5) Accordingly, the Government of Goa replied to the Appellant, vide Letter dated 26-04-2013 and thereby, agreed to continue to purchase power at a fixed price i.e. Rs. 8.58 per unit w.e.f. 01-04-2013.
6) However, the Appellant, vide Letter dated 30-04-2013, sought clarification from the Government of Goa that the price cannot be fixed, as the same shall vary depending upon the fuel price in the market and the INR/USD exchange rate.
7) The Government of Goa agreed to purchase the power on the aforesaid terms i.e. at the prevailing rates of fuel and INR/USD exchange rate upto the expiry of the Term of the Agreement, vide Letter dated 23-05-2013.
8) But the Government of Goa failed to make payments to the Appellant, partly for the month of April 2013 and fully from May 2013 onwards till April 2014.
9) Aggrieved, the Appellant filed a Petition before the Joint Electricity Regulatory Commission (JERC) for recovery of its dues on 19-05-2015. But JERC referred the dispute to a Sole Arbitrator, Justice B.P. Singh (former Supreme Court Judge), as per the terms of the Agreement.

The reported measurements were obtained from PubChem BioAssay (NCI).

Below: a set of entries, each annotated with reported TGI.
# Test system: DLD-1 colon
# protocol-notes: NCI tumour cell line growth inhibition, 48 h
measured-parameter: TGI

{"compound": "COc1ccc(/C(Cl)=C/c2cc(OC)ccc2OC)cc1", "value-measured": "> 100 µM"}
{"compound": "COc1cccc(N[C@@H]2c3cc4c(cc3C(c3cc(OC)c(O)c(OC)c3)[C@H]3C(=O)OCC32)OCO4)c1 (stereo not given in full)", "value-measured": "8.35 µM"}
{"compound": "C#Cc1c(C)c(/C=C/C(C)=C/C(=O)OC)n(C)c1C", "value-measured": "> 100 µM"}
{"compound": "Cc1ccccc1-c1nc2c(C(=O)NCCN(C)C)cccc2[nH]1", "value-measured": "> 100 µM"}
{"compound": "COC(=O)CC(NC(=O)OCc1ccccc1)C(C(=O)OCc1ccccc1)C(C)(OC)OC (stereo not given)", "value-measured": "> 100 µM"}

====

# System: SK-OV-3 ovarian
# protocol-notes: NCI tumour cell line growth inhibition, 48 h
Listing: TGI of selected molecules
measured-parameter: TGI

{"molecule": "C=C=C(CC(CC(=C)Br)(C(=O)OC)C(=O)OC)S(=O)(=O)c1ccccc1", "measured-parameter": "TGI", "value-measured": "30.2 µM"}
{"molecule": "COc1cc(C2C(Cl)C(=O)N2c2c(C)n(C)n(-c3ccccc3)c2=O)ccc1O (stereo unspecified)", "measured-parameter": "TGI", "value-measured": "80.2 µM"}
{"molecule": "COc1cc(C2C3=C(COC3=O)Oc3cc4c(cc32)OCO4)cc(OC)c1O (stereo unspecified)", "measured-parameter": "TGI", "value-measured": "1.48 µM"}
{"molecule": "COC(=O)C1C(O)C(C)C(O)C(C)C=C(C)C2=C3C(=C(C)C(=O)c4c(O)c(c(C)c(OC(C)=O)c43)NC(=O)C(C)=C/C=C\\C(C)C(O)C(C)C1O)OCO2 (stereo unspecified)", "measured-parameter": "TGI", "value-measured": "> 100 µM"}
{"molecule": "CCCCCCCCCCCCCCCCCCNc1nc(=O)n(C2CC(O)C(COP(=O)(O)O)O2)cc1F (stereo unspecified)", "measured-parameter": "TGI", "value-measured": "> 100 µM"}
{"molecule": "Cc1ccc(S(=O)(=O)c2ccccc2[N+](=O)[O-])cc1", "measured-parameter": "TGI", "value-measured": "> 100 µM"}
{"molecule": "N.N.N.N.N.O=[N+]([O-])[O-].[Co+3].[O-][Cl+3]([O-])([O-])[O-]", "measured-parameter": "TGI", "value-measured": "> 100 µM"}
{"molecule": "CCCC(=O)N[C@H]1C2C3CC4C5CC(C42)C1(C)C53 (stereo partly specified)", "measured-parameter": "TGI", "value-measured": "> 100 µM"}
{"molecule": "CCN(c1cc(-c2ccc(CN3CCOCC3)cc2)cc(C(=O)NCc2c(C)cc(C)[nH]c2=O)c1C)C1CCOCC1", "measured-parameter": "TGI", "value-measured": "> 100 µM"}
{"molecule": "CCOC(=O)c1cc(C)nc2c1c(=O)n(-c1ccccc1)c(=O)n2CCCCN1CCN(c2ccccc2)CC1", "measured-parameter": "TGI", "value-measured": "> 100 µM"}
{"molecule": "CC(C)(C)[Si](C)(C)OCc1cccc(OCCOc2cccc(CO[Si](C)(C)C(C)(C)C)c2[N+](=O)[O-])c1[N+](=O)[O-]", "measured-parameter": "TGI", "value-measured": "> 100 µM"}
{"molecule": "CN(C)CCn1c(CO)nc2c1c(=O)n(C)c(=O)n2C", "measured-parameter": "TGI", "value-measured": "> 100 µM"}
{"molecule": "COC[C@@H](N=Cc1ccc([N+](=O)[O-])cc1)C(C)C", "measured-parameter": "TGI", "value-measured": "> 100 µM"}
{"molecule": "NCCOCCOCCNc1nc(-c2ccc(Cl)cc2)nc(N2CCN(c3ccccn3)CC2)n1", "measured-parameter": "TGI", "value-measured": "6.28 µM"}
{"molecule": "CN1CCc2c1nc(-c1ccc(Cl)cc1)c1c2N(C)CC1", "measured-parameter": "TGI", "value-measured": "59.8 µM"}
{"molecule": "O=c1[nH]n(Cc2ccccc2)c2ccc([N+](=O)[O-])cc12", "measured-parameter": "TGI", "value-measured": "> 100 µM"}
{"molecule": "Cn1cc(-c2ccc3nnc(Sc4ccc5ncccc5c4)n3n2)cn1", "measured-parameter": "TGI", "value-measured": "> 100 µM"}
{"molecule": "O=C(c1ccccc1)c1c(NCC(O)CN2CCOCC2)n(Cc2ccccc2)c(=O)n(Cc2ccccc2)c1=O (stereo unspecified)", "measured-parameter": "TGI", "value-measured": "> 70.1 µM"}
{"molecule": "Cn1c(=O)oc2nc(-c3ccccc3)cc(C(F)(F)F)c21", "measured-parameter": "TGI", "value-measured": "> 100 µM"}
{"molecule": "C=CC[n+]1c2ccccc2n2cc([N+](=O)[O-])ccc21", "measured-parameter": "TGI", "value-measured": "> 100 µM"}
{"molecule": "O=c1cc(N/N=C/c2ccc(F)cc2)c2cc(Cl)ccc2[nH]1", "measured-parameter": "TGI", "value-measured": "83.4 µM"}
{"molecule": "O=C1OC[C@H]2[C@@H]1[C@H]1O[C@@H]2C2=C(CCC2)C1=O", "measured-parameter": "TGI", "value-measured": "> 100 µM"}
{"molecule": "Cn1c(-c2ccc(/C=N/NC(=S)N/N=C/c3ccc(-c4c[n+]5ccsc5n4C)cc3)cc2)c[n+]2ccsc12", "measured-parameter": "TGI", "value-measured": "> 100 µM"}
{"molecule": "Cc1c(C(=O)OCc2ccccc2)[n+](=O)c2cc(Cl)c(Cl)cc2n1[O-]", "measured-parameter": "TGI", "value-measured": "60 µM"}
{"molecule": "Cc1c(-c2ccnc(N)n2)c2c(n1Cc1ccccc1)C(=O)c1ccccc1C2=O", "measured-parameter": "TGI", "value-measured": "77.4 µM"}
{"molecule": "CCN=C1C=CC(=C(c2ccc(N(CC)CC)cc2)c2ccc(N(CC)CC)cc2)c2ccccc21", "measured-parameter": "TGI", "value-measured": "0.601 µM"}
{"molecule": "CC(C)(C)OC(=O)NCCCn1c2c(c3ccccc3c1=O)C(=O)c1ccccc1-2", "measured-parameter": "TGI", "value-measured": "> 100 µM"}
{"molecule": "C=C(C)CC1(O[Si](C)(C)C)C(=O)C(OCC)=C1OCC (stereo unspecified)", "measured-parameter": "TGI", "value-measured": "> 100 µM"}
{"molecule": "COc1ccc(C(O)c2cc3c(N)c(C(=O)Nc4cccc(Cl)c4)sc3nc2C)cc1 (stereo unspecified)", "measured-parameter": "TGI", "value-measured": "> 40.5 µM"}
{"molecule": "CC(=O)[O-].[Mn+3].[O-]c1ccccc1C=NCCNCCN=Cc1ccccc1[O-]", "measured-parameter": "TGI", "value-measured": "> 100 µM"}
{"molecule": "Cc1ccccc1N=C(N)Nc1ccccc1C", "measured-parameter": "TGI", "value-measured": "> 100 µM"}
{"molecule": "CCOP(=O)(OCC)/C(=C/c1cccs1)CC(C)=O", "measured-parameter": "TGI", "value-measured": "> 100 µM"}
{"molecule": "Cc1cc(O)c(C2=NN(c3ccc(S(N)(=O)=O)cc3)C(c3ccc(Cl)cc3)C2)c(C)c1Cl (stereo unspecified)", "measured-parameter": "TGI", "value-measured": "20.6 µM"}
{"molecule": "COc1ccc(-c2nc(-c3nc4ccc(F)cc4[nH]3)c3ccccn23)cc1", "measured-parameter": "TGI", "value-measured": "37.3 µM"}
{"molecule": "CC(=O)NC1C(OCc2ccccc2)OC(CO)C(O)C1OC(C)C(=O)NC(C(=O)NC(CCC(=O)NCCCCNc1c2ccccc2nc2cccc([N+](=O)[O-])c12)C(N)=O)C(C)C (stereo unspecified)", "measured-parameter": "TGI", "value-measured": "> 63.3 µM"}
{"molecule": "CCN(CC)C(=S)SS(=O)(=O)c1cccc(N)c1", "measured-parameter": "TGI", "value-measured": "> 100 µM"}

10) The Ld. Arbitrator passed an Award dated 16-02-2018 in favor of the Appellant and directed the State to pay Rs. 278.29 Crores with interest to the Appellant herein within 2 months from the date of the Award.
11) Aggrieved by the Award dated 16-02-2018, the State filed an Application under Section 34 of the Arbitration and Conciliation Act 1996 (Arbitration Act) (Application for setting aside arbitral awards) before the Ld. Principal District and Sessions Judge, North Goa, Panjim (Commercial Court).
12) The Ld. Commercial Court, vide Order dated 12-09-2019, upheld the Award dated 16-02-2018 in favor of the Appellant herein.